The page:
Starring: Chadwick Boseman, Nelson Ellis, Viola Davis
Directed by: Tate Taylor (“The Help”)
Written by: Jez Butterworth (“Edge of Tomorrow”) and John-Henry Butterworth (“Edge of Tomorrow”)
When making a biopic about a musician, filmmakers have two major options. One is to hire an actor to both act as the artist and to do their own singing, a feat that got Joaquin Phoenix an Oscar nomination for his role as Johnny Cash in “Walk the Line” and won Jamie Foxx an Oscar for his role as Ray Charles in “Ray.” The other option is to hire an actor to just play the character parts and lip-synch to the original recordings of the artist. It’s a risky and potentially distracting move, and certainly one that needs to be backed up with a dynamite acting performance. Luckily for director Tate Taylor, Chadwick Boseman delivers exactly that in his portrayal of the hardest working man in show business, James Brown, in “Get on Up.”
If Boseman was seen as a relative unknown in taking on the role of Jackie Robinson in last year’s “42,” his performance in “Get on Up” will quickly erase his anonymity. Boseman is outstanding as the larger-than-life James Brown and completely embodies everything from his speaking voice to his swagger. Where Boseman really shines is during the performance scenes. Boseman is electric in scenes where Brown is performing; constantly moving, dancing, sweating, and putting everything he has into the performance. Though as previously mentioned, Boseman is lip-synching throughout the entire film, there are only a few moments where it is truly jarring. He’s also able to mine some comedic moments from the film, though those don’t quite land as much as they should.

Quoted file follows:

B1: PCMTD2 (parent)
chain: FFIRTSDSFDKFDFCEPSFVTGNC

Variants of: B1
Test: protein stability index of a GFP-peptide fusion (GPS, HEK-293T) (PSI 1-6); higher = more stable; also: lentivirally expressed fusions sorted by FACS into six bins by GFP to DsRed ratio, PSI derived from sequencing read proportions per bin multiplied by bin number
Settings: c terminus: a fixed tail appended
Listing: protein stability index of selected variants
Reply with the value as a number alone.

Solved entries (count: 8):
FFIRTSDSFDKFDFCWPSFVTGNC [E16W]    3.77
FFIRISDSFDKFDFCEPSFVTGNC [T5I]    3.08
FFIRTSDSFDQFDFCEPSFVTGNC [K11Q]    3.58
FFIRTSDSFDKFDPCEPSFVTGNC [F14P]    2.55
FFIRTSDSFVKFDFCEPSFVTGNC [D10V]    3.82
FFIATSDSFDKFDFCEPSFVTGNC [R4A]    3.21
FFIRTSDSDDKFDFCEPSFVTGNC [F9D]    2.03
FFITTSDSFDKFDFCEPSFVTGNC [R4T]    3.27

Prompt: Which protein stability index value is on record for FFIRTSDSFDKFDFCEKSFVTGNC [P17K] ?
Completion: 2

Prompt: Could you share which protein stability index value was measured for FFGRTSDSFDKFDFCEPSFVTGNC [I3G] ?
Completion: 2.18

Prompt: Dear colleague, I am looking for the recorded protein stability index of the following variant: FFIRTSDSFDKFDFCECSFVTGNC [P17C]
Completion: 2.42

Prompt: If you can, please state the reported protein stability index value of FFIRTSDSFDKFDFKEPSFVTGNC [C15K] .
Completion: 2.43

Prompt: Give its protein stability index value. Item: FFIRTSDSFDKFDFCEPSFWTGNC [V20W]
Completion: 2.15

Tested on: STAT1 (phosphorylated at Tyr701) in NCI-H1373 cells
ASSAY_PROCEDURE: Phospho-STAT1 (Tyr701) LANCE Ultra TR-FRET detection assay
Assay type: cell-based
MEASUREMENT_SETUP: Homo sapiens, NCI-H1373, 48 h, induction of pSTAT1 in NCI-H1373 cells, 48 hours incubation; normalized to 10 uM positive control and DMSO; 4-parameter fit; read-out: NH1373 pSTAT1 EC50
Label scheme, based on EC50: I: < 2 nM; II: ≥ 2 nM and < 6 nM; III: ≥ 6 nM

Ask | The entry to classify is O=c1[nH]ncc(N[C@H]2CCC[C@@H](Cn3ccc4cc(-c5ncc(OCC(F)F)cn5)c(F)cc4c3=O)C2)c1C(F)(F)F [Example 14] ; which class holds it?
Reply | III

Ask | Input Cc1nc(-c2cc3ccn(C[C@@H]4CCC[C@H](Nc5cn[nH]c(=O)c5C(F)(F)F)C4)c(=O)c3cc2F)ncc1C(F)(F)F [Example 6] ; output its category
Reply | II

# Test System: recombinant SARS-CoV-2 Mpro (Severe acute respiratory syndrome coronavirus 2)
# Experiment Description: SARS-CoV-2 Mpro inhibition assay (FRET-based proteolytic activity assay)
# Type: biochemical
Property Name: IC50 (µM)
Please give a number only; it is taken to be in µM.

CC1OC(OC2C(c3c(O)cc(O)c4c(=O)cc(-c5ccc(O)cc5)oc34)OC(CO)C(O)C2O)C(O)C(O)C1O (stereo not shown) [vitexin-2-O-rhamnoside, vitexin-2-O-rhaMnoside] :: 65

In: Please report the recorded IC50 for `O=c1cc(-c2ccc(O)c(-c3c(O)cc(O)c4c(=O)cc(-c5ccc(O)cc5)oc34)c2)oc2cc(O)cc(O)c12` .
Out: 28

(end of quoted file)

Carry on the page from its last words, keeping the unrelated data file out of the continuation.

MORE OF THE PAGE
Beyond Boseman’s performance, “Get on Up” is a pretty comprehensive (sometimes to a fault) look at Brown’s life and career. Brown’s music is present throughout the whole film, giving the picture its pulse and sounding as good as it ever has. The issue, however, comes with the direction. Taylor attempts to cram a ton of content into this biopic and ends up with mixed results. It’s a film that comes in at over two hours, and starts to feel redundant with some of the performances by the end. It’s also told in a non-linear fashion, with stories and moments from Brown’s life ping-ponging chronologically in a way that doesn’t serve any real narrative purpose.
As a look back a James Brown’s life, storied career, and his well-earned place in music lore “Get On Up” is a successful endeavor. Still, somehow, it all feels somewhat surface. Taylor flirts with the idea of racism during the rise of Brown, but never really goes anywhere with it other than a show that happened shortly after the assassination of Dr. Martin Luther King. Despite the occasional narrative shortcomings, “Get on Up” is a worthy journey into music history, and one that features a fantastic performance from a quickly rising actor poised for a massive breakout.